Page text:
Bauer are an alternative electronica- infused rock band from Manchester whose new wave of synth-pop is reminiscent of the New Romantic movement of the 80s, whilst maintaining a jangly rock veneer. With Greg Matthews on vocals/synth, Neil Treppas on bass, Michael Reed on guitar and Lee Bradbury on drums, Bauer are very much your modernist, polished band. Having formed in 2004, Bauer have performed alongside I am Kloot, Snow Patrol, Turin Brakes, Brendan Benson and The Bluetones and are testament to the fact that you don’t have to glam up with all the heavy eye make-up and frilly shirts to produce that classic, sleek synthesized sound.
Having been busy in the studio, Bauer will be releasing their debut album, “Sleeping Giant”, digitally on November 26. It’s an immaculate album and highlights Bauer’s skill at synchronising an array of polarised synths with a lagoon of shimmery riffs. Notably, it’s also the subtle quivering and digital inserts which makes their debut album, “Sleeping Giant”, very much a progressive and sublime album.
In keeping that new synth-pop, Bauer released a cover of Fiction Factory’s “Feels Like Heaven” as their first single on 5th November. Although Bauer’s version is very similar to the 80s original, it has been given a pristine make-over, incorporating those retro dream-pop synths, whilst showcasing a more textured synth presence. Whilst the original gave us those quintessential 80s jangly riffs and shuffle beats, Bauer has filled in the gaps with an underlay of shuddering inserts and tinkering riffs, creating a more cohesive and elongated sound.
Despite its reverberating soundscape, “Barrell One” is a smooth catharsis that is captured through Matthews’ deadpan vocals. With lyrics such as “If you see me dying, its really me drowning…”, you hear how Matthews’ vocals synchronise with the icy synths and menacing drones that sweep across the teetering tones.
Along with its windswept synths, “Connected” is also a song which is shaken by the interlude of industrial riffs that clatter against the mutating Air-esque synths. Amongst all the signature jangly riffs and prominent bass, “Connected” unleashes a subtle wave of digital inserts that circulate beneath the ambient backdrop.
Opening with muffled vocals, it’s not long before Matthews’ vocals soar in and out of the angular riffs and sweeping synths. Along with its catchy chorus, “Shotgun” is also characterised by the plucky riffs and steady bass that contrast against the trembles of the space-pop synths.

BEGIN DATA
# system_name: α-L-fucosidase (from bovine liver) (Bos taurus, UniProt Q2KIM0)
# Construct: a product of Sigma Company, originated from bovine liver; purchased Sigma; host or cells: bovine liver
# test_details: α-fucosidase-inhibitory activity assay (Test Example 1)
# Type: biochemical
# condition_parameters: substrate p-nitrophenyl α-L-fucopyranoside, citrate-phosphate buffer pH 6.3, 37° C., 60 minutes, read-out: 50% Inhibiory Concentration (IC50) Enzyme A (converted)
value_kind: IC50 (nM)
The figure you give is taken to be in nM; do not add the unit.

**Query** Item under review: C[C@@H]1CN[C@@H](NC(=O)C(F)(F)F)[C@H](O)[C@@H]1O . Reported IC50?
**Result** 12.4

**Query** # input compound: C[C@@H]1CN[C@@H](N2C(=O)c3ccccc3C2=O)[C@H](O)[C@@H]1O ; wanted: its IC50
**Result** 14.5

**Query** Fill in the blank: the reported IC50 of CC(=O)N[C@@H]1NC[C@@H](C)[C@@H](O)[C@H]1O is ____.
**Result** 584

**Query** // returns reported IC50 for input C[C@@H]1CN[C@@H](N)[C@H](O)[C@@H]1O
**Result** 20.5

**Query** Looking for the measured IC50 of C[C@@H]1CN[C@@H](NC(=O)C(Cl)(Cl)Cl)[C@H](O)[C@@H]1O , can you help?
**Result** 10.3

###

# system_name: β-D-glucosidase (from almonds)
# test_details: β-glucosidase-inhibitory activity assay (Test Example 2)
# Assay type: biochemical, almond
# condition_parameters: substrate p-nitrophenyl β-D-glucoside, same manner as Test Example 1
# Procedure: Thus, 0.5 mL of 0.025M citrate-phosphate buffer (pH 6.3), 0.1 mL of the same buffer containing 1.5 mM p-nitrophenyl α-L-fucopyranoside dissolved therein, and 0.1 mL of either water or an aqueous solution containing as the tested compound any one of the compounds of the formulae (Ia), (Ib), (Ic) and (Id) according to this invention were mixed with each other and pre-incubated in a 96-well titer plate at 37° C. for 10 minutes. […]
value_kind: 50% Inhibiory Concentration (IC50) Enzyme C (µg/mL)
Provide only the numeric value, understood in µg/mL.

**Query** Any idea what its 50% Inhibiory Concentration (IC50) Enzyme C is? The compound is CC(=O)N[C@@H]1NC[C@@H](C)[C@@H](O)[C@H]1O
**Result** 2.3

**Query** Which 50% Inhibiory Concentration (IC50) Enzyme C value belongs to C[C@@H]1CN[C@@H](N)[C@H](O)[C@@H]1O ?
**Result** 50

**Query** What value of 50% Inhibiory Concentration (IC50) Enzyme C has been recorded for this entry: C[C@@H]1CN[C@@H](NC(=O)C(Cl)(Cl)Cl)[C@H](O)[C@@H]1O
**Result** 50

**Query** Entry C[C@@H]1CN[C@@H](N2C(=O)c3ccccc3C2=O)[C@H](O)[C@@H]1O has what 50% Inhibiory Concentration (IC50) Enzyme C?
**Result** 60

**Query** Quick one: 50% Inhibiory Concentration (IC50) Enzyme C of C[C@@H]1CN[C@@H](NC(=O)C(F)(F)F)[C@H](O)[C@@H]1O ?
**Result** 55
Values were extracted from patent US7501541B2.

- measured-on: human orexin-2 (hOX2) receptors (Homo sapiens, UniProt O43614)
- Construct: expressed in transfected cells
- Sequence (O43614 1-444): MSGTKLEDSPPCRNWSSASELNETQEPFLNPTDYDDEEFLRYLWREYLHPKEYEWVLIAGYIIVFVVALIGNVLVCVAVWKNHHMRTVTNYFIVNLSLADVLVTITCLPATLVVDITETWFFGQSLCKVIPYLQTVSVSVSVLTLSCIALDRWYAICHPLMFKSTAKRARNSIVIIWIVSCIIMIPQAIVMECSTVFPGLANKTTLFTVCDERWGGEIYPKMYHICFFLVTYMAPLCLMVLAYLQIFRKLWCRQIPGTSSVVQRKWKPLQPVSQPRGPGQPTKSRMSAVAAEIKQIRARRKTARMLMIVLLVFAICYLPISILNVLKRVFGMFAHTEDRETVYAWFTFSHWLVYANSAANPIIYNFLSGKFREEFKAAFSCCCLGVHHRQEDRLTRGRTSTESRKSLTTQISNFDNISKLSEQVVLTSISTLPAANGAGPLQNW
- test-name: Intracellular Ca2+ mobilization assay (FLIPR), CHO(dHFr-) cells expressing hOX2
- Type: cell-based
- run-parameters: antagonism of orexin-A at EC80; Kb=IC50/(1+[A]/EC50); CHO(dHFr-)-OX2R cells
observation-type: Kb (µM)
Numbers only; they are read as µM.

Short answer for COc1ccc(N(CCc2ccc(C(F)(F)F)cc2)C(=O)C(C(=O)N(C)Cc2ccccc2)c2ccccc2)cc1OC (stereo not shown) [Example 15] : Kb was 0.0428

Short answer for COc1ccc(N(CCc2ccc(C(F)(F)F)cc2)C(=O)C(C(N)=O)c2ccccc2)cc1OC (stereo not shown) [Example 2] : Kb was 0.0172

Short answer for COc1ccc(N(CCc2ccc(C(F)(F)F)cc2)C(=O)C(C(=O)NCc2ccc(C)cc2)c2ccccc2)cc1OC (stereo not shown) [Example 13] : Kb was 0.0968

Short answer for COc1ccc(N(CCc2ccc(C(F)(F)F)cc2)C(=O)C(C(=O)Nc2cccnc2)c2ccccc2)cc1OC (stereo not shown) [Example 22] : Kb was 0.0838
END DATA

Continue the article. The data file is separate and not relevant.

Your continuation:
“Don’t You Move” is one of the album’s most melancholic songs, whose sombre vocals lift in juxtaposition with the chimey riffs, euphoric and trickles of jittery synths . It’s once those crunchy riffs emerge that “Don’t You Move” takes a more robust tone, uprooting the melancholic demeanour.
“Get it Right” illustrates once again Bauer’s skill at synchronizing the jangly riffs, bouncy bass and ambient synths that merge together creating striking interludes of a cacophony of sounds that tilt, bash and tinker in chaos. With remnants of early U2, it’s the plucky riffs that provide the weather-beaten romanticism, along with the high-pitched synths . Along with its crestfallen lyrics, “Get it Right”s melancholy is crystallised in the haunting piano-synths that nestle against the beating drums and jangly riffs.
“Sky Turn Black” Talking on more murky tones, it’s the blackened, bouncy synths and baritone bass which synchronise with the melancholic lyrics. Along with puddles of jangly riffs, it’s the scrapey riffs that resonate against the chorus: “I can turn the sky black, I can make it all come back…” . Again, illustrating their electronic diversity, “Sky Turn Black”’s darkness is briefly transfigured by the flurry of orential- esqe synths and digital splodges that stream against the crashing riffs.
“Starting Again” glides through the stream of ambient and New-order-esque synths that filter through the throbbing drums and tinkering riffs. It’s once the chorus kicks in that “Starting Again” adopts a rockier edge, unleashing an influx of crashing riffs that weigh heavily against the morphing synths.
With its heavy presence of rotating chiming riffs, “Nowhere To Turn” revels in a mass of skitter ambience, that becomes infused with the sweeping euphoric synths. Lyrically lovelorn, “Nowhere To Turn” is yet another polished production, whose textured soundscape reverberates against the customised space-pop synths and serene vocals.
“Change Forever” is an infectious song, which showcases Bauer’s skill at creating an atmospheric backdrop against the emotive lyrics. Apart from the resonating vocals, “Change Forever”’s temperament is altered by the angular, eerie riffs that slyly cascade and weave around the sweeping and reverberating synths. Along with the synchronised bass and drums, “Change Forever” is meticulously packaged, creating a robust synth-pop song.
“Never Look Back” broods with a clatter of industrial, smudgy ambience, which is obscured by the puddles of jangly riffs. Along with its grittier riffs, rotating bass and up-tempo drums, “Never Look Back” is given a rockier edge that builds to a crescendo before collapsing into a synthetic heap.
“Sleeping Giant” released on 26th November 2012